So, you do see very clearly two different ways of looking at it. On the one hand, you see people are very happy that China has become a real player on the world stage and would like China to be more powerful and more aggressive. And you have another group of people who have real doubts about how real this is."

You May Like

Video On the Scene: In Gaza, Darkness Brings Dread and Death

Palestinians fear nighttime raids, many feel abandoned by outside world, VOA's Scott Bobb reports More

African Small Farmers Could Be Key to Ending Food Insecurity

Experts say providing access to microloans, crop insurance, better storage facilities, irrigation, road systems and market information could enable greater production More

University of Michigan Wins Solar Car Race

Squad guided its student-designed solar-powered vehicle to fifth consecutive time victory in eight-day bi-annual American Solar Challenge More

This forum has been closed.
Comments
     
There are no comments in this forum. Be first and add one

Featured Videos

Your JavaScript is turned off or you have an old version of Adobe's Flash Player. Get the latest Flash player.
Gazans in Shelled School Sought Shelteri
X
Scott Bobb
July 30, 2014 8:16 PM
Israel's air and ground assault against Hamas-led fighters in Gaza has forced many Palestinians to flee their homes, seeking safety. But safe places are hard to find, as VOA’s Scott Bobb reports from Jabaliya.
Video

Video Gazans in Shelled School Sought Shelter

Israel's air and ground assault against Hamas-led fighters in Gaza has forced many Palestinians to flee their homes, seeking safety. But safe places are hard to find, as VOA’s Scott Bobb reports from Jabaliya.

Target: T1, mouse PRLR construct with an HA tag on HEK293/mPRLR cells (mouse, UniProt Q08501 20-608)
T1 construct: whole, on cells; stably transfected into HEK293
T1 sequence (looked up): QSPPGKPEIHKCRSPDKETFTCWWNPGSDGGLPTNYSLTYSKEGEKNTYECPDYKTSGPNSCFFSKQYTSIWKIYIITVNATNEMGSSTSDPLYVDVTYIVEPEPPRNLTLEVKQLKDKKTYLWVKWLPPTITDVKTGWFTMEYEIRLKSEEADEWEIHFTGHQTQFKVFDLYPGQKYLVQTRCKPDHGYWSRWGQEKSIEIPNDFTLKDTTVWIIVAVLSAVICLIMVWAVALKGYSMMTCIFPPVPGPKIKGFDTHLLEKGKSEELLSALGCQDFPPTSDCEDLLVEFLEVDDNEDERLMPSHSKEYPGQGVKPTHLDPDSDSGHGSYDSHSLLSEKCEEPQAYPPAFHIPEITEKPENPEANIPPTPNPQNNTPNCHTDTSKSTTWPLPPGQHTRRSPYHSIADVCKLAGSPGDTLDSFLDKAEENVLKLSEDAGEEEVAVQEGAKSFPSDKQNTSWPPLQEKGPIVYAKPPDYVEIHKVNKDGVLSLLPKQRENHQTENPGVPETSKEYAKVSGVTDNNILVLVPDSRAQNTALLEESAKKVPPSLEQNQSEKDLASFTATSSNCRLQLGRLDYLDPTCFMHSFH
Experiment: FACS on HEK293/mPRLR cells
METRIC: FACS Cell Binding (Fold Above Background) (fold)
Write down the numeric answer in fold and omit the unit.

Video

Video Rapid Spread of Ebola in West Africa Prompts Global Alert

Across West Africa, health officials are struggling to keep up with what the World Health Organization describes as the worst ebola outbreak on record. The virus has killed hundreds of people this year. U.S. President Barack Obama and other world leaders are watching the developments closely as they weigh what actions, if any, are needed to help contain the disease.
Video

Video Michelle Obama: Young Africans Need to Embrace Women's Rights

U.S. first lady Michelle Obama urged some of Africa's best and brightest to advocate for women's rights in their home countries. As VOA's Pam Dockins explains, Obama spoke to some 500 participants of the Young African Leaders Initiative, a six-week U.S.-based training and development program.
Video

Video Immigrant Influx on Texas Border Heats Up Political Debate

Immigrants from Central America continue to cross the U.S.-Mexico border in south Texas, seeking asylum in the United States, as officials grapple with ways to deal with the problem and provide shelter for thousands of minors among the illegal border crossers. As VOA's Greg Flakus reports from Houston, the issue is complicated by internal U.S. politics and U.S. relations with the troubled nations that immigrants are fleeing.
Video

Video Study: Latino Students Most Segregated in California

Even though legal school segregation ended in the United States 60 years ago, one study finds segregation still occurs in the U.S. based on income and race. The University of California Los Angeles Civil Rights Project finds that students in California are more segregated by race than ever before, especially Latinos. Elizabeth Lee reports for VOA from Los Angeles.
Video

Video Vietnamese Staging Chinese Product Boycott After Oil Rig Spat

China recently pulled an oil rig from an area of the disputed South China Sea that Vietnam also claims. Despite the action, the incident has had a lingering effect on consumers in Vietnam. VOA's Reasey Poch reports from Hanoi on an effort to boycott Chinese products.
Video

Video A Summer Camp for All the World

VIDEO: During workshops and social gatherings, the Global Youth Village summer camp encourages young people to cooperate and embrace their differences, while learning to communicate with people from other countries. VOA's Deborah Block has more.
Video

Video From Cantankerous Warlock to Incorruptible Priest, 'Harry Potter' Actor Embraces Diverse Roles

He’s perhaps best known as Mad Eye Moody, the whimsical wizard in the Harry Potter franchise. But character actor Brendan Gleeson's resume includes dozens of films, and he embraces all the characters he inhabits with equal passion. In an interview with VOA’s Penelope Poulou, Gleeson discussed his new drama "Calvary" and his secret to success.

AppleAndroid